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The Colombian saw off fierce competition from Indonesia’s Eko Yuli Irawan and Farkhad Kharki of Kazakhstan, who won silver and bronze respectively.

Figueroa lifted 142kg in the snatch and 176kg in the clean and jerk for a 318kg total, and edged Irawan by six kilos after the Indonesian failed with a 179kg attempt in the clean and jerk. With gold assured, the Colombian sank to the floor in tears, eventually taking his shoes off and placing them on the stage as a sign that he would now retire.

“It’s 22 years since I started and now is the time to retire, which is why I removed my shoes,” he said. “But I am full of emotion. It’s as though I was lifting for the whole country, and those tears were for all of Colombia. So maybe I will think about participating in Tokyo in 2020.”

A father of two, Figueroa said he had now experienced starkly contrasting emotions on the Olympic stage. Fifth at Athens 2004, he was in good form and confident of a medal in Beijing 2008, only to suffer a hand injury two weeks before the Games and fail with all three snatch attempts in the Chinese capital.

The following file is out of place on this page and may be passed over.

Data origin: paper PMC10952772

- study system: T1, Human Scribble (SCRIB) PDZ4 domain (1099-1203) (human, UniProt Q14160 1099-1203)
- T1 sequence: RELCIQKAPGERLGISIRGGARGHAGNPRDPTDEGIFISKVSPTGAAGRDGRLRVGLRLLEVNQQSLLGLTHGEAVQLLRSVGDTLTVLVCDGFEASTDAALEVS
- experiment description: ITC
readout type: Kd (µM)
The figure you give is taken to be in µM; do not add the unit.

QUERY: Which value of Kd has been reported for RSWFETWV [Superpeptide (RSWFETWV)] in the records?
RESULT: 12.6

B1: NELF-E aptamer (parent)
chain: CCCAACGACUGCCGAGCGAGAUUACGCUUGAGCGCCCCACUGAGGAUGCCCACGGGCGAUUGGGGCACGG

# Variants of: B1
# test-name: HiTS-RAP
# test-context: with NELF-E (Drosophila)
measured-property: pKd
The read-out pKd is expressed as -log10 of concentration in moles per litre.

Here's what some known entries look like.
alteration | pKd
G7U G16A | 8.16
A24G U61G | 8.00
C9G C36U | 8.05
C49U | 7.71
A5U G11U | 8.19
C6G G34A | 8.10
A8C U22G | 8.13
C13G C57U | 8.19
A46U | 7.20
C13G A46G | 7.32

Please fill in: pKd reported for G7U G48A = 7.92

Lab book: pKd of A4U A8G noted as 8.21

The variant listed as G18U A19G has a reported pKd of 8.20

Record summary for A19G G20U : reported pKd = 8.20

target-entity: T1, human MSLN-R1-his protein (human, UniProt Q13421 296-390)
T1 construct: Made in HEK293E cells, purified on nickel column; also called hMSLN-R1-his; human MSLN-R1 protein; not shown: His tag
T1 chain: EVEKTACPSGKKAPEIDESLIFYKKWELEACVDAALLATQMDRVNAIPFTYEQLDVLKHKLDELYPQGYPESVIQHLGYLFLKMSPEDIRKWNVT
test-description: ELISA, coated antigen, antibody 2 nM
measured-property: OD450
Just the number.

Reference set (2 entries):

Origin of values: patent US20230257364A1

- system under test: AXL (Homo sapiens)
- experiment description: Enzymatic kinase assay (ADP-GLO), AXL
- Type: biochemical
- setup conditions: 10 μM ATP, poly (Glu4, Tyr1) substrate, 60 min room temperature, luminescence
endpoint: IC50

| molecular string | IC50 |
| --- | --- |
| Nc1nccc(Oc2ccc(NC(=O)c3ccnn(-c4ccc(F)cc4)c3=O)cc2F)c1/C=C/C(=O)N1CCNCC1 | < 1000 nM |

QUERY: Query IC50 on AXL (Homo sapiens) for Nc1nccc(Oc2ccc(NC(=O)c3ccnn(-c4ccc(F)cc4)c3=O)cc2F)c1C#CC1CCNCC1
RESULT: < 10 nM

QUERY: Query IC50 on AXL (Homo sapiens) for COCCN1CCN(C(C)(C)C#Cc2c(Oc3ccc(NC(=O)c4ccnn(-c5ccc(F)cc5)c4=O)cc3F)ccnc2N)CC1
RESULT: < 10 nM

“I was so low in Beijing, and I am so high here,” said the elated Colombian lifter. “This is the best thing I could have ever expected, for my country and for my family. I am just very happy. It was very, very hard. The four years following my silver medal in London 2012 were filled with a lot of preparation and effort, but it all ended with big results.”

Meanwhile, silver medallist Irawan said that his achievement would give a boost to weightlifting in Indonesia: “Even though I am disappointed, I’m still proud of this medal. We are moving forward as a country with this medal.”

In the women’s 58kg category, there was a one two for Thailand, as Sukanya Srisurat and Pimsiri Sirikaew won gold and silver respectively. Srisurat set an Olympic record in the snatch with 110kg, before managing 130kg in the clean and jerk for a combined total of 240kg. In edging Chinese Taipei’s Kuo Hsing-Chun into the bronze medal position by just a single point, Sirikaew won her second consecutive silver in the event.

“I’m very happy. I never thought I could do it,” said the 21-year-old Srisurat. “This is my first time at the Olympics, so I’m very happy to win a gold medal and bring it back to Thailand. I practised very, very hard. It took a lot of persistence and perseverance to be able to stand here.”

Srisurat’s victory continues an impressive run for Thailand’s women weightlifters in Rio, following Sopita Tanasan’s victory in the 48kg two days earlier. All three of the country’s lifters who have competed so far have finished on the podium.